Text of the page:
Figure 9 – Schematic presentation of in-place inclinometer (Nyren, 1998).

    The MEMS tilt sensors have a measurement resolution of 2 arc seconds. Baseline monitoring after installation shows that repeated readings on a number of tilt sensors over a few days fall within a range of about 4 arc seconds, which is equivalent to about 0.08 mm for a sensor spacing of 4m (i.e. 0.02mm/m). Since that is a random error and is independent for each individual sensor, the overall repeatability for a maximum of 16 sensors would equate to individual repeatability x , which is 0.16mm over 32m (2m spacing), or 0.32mm over 64m (4m spacing).

    4.3.2 Installation

    Typical inclinometer casings were installed in the boreholes formed by cable percussion drilling. The inclinometer casings are ABS plastic of 59mm internal diameter and 3m length with snap couplings at the ends. Each joint is sealed with two O-rings and leak-proof to prevent ingress of the backfilling grout. Prior to placing the inclinometer casings into the borehole, a water test was performed to demonstrate that the casing joints do not leak. As the inclinometer casings were lowered down into the borehole, the casing joints were covered by two layers of duct tape as an additional seal. After aligning the casing grooves to the desired orientation (perpendicular/parallel to the Crossrail tunnel alignment), the borehole was backfilled with a cement-bentonite grout (see Section 5.1). Again prior grout mix trials were performed in the contractor’s workshop. In order to counter the buoyancy of the casing in the wet grout, they were filled with water. For deeper boreholes, the grouting was completed in two stages so that the grout at the bottom section had semi-hardened before further wet grout was pumped to complete backfilling. Finally a headworks was constructed to accommodate a data-logger. After the installation, the casing was mapped by a torpedo probe for an initial measurement of the casing inclination.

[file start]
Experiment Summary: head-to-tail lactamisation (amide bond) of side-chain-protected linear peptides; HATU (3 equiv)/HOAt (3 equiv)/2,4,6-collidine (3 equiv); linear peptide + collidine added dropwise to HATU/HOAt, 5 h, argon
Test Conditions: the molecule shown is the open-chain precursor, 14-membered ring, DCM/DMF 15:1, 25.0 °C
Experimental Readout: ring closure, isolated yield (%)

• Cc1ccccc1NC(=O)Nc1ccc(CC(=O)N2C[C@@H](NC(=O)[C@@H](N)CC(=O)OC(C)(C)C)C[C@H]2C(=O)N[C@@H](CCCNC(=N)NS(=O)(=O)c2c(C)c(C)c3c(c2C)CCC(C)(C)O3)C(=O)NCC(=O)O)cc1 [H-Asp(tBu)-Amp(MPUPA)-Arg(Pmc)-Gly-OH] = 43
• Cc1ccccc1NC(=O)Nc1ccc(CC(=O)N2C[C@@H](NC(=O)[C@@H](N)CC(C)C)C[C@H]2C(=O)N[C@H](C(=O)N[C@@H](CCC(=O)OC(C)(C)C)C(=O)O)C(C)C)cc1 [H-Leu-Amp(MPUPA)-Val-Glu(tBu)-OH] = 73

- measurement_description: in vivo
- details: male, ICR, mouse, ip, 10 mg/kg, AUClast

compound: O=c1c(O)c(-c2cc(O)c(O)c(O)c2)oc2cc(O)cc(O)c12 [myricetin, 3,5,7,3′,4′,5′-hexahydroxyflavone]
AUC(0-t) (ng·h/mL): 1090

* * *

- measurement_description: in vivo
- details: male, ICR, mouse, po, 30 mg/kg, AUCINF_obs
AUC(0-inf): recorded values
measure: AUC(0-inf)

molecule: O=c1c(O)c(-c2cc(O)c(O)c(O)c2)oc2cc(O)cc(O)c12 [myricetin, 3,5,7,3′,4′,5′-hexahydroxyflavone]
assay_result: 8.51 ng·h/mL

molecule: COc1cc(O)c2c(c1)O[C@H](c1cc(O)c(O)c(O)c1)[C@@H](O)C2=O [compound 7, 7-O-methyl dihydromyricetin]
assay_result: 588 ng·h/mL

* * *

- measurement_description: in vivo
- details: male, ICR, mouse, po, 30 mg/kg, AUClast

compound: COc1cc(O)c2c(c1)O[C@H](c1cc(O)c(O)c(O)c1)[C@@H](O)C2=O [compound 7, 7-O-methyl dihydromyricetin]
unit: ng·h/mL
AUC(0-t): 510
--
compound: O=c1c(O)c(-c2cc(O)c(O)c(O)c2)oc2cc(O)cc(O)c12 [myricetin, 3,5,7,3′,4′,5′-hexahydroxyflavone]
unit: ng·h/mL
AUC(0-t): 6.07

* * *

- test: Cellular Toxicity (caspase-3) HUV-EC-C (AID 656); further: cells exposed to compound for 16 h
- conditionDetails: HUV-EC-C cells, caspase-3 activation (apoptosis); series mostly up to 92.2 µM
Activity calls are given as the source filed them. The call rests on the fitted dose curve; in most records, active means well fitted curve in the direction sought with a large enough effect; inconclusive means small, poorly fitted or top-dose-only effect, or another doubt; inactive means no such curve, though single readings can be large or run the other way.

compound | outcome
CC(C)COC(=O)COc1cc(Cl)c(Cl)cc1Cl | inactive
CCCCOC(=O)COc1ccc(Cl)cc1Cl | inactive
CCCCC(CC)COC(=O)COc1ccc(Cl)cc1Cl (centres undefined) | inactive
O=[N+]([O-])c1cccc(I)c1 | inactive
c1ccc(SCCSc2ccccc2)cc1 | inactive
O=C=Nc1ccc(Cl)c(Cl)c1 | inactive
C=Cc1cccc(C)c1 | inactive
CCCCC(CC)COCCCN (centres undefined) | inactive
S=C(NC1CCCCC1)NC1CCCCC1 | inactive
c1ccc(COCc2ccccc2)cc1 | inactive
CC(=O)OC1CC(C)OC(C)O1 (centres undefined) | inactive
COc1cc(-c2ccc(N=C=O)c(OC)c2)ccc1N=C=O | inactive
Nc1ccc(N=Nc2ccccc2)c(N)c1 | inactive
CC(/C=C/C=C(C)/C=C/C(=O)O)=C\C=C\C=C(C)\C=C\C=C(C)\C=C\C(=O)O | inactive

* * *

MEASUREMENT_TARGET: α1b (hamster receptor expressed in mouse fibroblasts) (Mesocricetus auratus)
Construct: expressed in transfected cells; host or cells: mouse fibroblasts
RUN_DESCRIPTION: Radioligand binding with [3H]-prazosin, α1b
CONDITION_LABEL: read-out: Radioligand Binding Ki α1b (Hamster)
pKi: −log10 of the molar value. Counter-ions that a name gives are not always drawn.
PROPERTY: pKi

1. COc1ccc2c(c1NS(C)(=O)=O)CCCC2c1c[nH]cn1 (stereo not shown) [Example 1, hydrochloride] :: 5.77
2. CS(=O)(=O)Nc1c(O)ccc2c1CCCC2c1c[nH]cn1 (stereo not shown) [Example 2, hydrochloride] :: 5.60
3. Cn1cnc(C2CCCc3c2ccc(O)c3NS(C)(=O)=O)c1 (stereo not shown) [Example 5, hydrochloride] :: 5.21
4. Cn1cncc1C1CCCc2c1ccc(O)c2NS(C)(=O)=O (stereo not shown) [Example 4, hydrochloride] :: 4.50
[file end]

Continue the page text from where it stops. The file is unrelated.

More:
In May 2012 (almost a year later), in-place tilt sensors were installed in the inclinometer casings. Each MEMS tilt sensor is fixed within a protective aluminium tube, with O-ring seals at its ends, which is mounted on a short carriage with wheels on one side and a leaf spring on the other. The carriage could then be pushed along the keyways of the inclinometer casing and stays in position after pushing. Each aluminium tube contains one MEMS sensor measuring tilt in one plane only. For most inclinometers, only tilt measurements transverse to the TBM movement are required, and therefore a series of uniaxial tilt sensors were installed. For some inclinometers, measurements on both the longitudinal and transverse directions are required, and so two carriages were fixed orthogonally to each other.

    Consecutive tilt sensors within a single borehole are connected by a signal cable so that all the sensors are connected in series with just one signal cable coming out from the inclinometer casing. The carriages were pushed down the inclinometer casing to required depths using PVC rods of different lengths. Finally the sensors were connected to a data-logger which was placed within the headworks. The frequency of the data logging was set and the data can be downloaded to a laptop from the data logger.

    4.4 Vibrating wire (VW) piezometer in fully grouted borehole

    4.4.1 Measurement principle and performance